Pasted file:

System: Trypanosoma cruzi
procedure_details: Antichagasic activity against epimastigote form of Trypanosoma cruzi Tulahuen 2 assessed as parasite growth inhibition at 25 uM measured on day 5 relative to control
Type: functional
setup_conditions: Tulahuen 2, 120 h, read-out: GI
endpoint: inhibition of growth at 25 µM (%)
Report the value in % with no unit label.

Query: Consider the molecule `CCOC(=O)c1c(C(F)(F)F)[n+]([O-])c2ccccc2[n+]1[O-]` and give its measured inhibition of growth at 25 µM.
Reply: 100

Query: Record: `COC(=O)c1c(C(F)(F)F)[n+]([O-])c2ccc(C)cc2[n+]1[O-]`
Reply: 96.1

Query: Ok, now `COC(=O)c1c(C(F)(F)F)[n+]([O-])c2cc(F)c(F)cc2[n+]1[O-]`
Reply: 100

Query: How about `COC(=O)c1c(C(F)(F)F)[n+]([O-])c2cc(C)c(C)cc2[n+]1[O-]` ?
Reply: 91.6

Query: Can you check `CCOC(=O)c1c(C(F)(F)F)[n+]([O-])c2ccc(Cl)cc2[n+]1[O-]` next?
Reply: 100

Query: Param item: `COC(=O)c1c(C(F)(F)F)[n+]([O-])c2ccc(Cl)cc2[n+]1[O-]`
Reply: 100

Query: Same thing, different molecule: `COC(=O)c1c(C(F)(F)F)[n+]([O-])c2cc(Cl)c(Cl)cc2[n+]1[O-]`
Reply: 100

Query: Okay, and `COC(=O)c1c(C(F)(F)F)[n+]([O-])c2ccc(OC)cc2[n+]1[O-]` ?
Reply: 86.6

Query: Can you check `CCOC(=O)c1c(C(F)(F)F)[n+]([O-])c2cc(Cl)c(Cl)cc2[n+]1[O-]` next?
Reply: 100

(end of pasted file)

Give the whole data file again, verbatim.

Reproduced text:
System: Trypanosoma cruzi
procedure_details: Antichagasic activity against epimastigote form of Trypanosoma cruzi Tulahuen 2 assessed as parasite growth inhibition at 25 uM measured on day 5 relative to control
Type: functional
setup_conditions: Tulahuen 2, 120 h, read-out: GI
endpoint: inhibition of growth at 25 µM (%)
Report the value in % with no unit label.

Query: Consider the molecule `CCOC(=O)c1c(C(F)(F)F)[n+]([O-])c2ccccc2[n+]1[O-]` and give its measured inhibition of growth at 25 µM.
Reply: 100

Query: Record: `COC(=O)c1c(C(F)(F)F)[n+]([O-])c2ccc(C)cc2[n+]1[O-]`
Reply: 96.1

Query: Ok, now `COC(=O)c1c(C(F)(F)F)[n+]([O-])c2cc(F)c(F)cc2[n+]1[O-]`
Reply: 100

Query: How about `COC(=O)c1c(C(F)(F)F)[n+]([O-])c2cc(C)c(C)cc2[n+]1[O-]` ?
Reply: 91.6

Query: Can you check `CCOC(=O)c1c(C(F)(F)F)[n+]([O-])c2ccc(Cl)cc2[n+]1[O-]` next?
Reply: 100

Query: Param item: `COC(=O)c1c(C(F)(F)F)[n+]([O-])c2ccc(Cl)cc2[n+]1[O-]`
Reply: 100

Query: Same thing, different molecule: `COC(=O)c1c(C(F)(F)F)[n+]([O-])c2cc(Cl)c(Cl)cc2[n+]1[O-]`
Reply: 100

Query: Okay, and `COC(=O)c1c(C(F)(F)F)[n+]([O-])c2ccc(OC)cc2[n+]1[O-]` ?
Reply: 86.6

Query: Can you check `CCOC(=O)c1c(C(F)(F)F)[n+]([O-])c2cc(Cl)c(Cl)cc2[n+]1[O-]` next?
Reply: 100